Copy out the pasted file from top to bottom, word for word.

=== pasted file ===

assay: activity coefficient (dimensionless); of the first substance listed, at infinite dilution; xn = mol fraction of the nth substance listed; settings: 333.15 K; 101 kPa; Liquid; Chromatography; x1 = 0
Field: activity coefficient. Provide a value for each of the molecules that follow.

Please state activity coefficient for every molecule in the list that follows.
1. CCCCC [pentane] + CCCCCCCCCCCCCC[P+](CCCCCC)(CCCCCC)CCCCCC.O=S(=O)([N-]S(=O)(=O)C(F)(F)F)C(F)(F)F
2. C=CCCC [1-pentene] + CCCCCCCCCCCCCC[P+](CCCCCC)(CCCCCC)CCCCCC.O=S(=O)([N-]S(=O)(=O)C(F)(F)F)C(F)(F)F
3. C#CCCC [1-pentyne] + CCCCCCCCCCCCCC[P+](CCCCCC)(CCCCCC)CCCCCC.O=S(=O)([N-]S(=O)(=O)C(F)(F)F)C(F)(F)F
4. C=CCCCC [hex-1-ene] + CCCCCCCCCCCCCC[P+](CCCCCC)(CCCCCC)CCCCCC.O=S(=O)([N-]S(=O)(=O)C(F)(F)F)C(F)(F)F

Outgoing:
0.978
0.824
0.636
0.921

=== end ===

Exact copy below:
assay: activity coefficient (dimensionless); of the first substance listed, at infinite dilution; xn = mol fraction of the nth substance listed; settings: 333.15 K; 101 kPa; Liquid; Chromatography; x1 = 0
Field: activity coefficient. Provide a value for each of the molecules that follow.

Please state activity coefficient for every molecule in the list that follows.
1. CCCCC [pentane] + CCCCCCCCCCCCCC[P+](CCCCCC)(CCCCCC)CCCCCC.O=S(=O)([N-]S(=O)(=O)C(F)(F)F)C(F)(F)F
2. C=CCCC [1-pentene] + CCCCCCCCCCCCCC[P+](CCCCCC)(CCCCCC)CCCCCC.O=S(=O)([N-]S(=O)(=O)C(F)(F)F)C(F)(F)F
3. C#CCCC [1-pentyne] + CCCCCCCCCCCCCC[P+](CCCCCC)(CCCCCC)CCCCCC.O=S(=O)([N-]S(=O)(=O)C(F)(F)F)C(F)(F)F
4. C=CCCCC [hex-1-ene] + CCCCCCCCCCCCCC[P+](CCCCCC)(CCCCCC)CCCCCC.O=S(=O)([N-]S(=O)(=O)C(F)(F)F)C(F)(F)F

Outgoing:
0.978
0.824
0.636
0.921